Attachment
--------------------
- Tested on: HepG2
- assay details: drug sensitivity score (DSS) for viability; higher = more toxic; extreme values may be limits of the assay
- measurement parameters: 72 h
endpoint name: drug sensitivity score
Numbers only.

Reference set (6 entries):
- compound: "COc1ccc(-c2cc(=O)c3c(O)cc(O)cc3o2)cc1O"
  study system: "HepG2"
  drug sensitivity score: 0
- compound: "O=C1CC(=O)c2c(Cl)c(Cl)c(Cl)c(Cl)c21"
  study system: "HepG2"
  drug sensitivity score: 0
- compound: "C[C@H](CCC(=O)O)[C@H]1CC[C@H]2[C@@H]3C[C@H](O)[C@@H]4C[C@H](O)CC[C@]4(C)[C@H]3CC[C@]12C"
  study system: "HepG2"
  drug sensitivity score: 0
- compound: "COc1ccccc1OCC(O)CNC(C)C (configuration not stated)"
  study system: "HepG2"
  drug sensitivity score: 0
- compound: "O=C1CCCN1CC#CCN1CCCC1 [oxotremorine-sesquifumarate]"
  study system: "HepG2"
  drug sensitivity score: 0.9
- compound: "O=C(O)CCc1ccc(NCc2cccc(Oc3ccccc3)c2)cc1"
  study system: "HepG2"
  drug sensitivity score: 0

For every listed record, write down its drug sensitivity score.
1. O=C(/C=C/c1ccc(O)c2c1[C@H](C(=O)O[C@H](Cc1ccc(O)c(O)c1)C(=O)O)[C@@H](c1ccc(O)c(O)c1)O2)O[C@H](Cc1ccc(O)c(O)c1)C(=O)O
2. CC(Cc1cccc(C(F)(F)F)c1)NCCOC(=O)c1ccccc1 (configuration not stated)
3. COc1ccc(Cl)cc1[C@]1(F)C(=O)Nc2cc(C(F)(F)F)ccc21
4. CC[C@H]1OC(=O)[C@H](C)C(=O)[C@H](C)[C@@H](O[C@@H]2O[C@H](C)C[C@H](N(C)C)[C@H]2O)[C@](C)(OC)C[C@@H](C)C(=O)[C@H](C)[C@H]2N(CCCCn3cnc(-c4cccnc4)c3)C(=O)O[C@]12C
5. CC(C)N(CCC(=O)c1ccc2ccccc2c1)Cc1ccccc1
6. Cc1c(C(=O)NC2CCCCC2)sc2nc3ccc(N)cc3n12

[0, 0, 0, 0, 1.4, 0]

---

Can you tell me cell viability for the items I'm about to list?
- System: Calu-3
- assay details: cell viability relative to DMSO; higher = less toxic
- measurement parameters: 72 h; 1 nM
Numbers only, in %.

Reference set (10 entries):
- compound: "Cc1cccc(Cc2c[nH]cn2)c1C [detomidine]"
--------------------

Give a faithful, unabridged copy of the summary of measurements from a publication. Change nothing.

- Tested on: HepG2
- assay details: drug sensitivity score (DSS) for viability; higher = more toxic; extreme values may be limits of the assay
- measurement parameters: 72 h
endpoint name: drug sensitivity score
Numbers only.

Reference set (6 entries):
- compound: "COc1ccc(-c2cc(=O)c3c(O)cc(O)cc3o2)cc1O"
  study system: "HepG2"
  drug sensitivity score: 0
- compound: "O=C1CC(=O)c2c(Cl)c(Cl)c(Cl)c(Cl)c21"
  study system: "HepG2"
  drug sensitivity score: 0
- compound: "C[C@H](CCC(=O)O)[C@H]1CC[C@H]2[C@@H]3C[C@H](O)[C@@H]4C[C@H](O)CC[C@]4(C)[C@H]3CC[C@]12C"
  study system: "HepG2"
  drug sensitivity score: 0
- compound: "COc1ccccc1OCC(O)CNC(C)C (configuration not stated)"
  study system: "HepG2"
  drug sensitivity score: 0
- compound: "O=C1CCCN1CC#CCN1CCCC1 [oxotremorine-sesquifumarate]"
  study system: "HepG2"
  drug sensitivity score: 0.9
- compound: "O=C(O)CCc1ccc(NCc2cccc(Oc3ccccc3)c2)cc1"
  study system: "HepG2"
  drug sensitivity score: 0

For every listed record, write down its drug sensitivity score.
1. O=C(/C=C/c1ccc(O)c2c1[C@H](C(=O)O[C@H](Cc1ccc(O)c(O)c1)C(=O)O)[C@@H](c1ccc(O)c(O)c1)O2)O[C@H](Cc1ccc(O)c(O)c1)C(=O)O
2. CC(Cc1cccc(C(F)(F)F)c1)NCCOC(=O)c1ccccc1 (configuration not stated)
3. COc1ccc(Cl)cc1[C@]1(F)C(=O)Nc2cc(C(F)(F)F)ccc21
4. CC[C@H]1OC(=O)[C@H](C)C(=O)[C@H](C)[C@@H](O[C@@H]2O[C@H](C)C[C@H](N(C)C)[C@H]2O)[C@](C)(OC)C[C@@H](C)C(=O)[C@H](C)[C@H]2N(CCCCn3cnc(-c4cccnc4)c3)C(=O)O[C@]12C
5. CC(C)N(CCC(=O)c1ccc2ccccc2c1)Cc1ccccc1
6. Cc1c(C(=O)NC2CCCCC2)sc2nc3ccc(N)cc3n12

[0, 0, 0, 0, 1.4, 0]

---

Can you tell me cell viability for the items I'm about to list?
- System: Calu-3
- assay details: cell viability relative to DMSO; higher = less toxic
- measurement parameters: 72 h; 1 nM
Numbers only, in %.

Reference set (10 entries):
- compound: "Cc1cccc(Cc2c[nH]cn2)c1C [detomidine]"